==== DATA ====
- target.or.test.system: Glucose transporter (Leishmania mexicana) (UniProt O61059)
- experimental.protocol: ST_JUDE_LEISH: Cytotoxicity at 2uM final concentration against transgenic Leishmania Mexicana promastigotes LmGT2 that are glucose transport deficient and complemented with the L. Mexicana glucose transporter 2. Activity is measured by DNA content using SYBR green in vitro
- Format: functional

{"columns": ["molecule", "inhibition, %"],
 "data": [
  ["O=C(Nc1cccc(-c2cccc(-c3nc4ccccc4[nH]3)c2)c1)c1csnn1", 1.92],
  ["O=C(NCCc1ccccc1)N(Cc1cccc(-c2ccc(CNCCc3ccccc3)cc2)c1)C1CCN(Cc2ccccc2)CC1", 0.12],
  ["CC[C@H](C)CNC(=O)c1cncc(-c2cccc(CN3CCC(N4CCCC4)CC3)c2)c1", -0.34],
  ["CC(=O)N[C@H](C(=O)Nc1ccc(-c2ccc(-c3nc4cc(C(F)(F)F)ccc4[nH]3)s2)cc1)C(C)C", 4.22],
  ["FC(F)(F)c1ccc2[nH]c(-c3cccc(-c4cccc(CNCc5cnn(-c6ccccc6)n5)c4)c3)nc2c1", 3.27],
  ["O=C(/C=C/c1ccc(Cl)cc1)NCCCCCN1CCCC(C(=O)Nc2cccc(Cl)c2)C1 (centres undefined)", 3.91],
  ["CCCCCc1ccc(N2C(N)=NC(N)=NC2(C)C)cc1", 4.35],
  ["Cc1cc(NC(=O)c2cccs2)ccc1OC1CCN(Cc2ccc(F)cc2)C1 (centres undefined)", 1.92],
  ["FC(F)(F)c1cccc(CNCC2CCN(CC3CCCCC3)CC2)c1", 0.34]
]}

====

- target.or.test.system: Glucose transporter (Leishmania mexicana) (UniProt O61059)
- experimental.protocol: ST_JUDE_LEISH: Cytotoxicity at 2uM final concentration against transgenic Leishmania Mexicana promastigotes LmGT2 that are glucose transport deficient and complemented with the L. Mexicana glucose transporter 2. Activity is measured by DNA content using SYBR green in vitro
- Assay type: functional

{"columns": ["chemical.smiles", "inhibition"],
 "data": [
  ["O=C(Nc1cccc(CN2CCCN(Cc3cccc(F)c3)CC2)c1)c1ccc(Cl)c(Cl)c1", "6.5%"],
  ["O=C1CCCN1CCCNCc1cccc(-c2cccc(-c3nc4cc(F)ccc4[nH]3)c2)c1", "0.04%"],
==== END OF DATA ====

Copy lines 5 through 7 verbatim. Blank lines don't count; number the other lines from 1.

 "data": [
  ["O=C(Nc1cccc(-c2cccc(-c3nc4ccccc4[nH]3)c2)c1)c1csnn1", 1.92],
  ["O=C(NCCc1ccccc1)N(Cc1cccc(-c2ccc(CNCCc3ccccc3)cc2)c1)C1CCN(Cc2ccccc2)CC1", 0.12],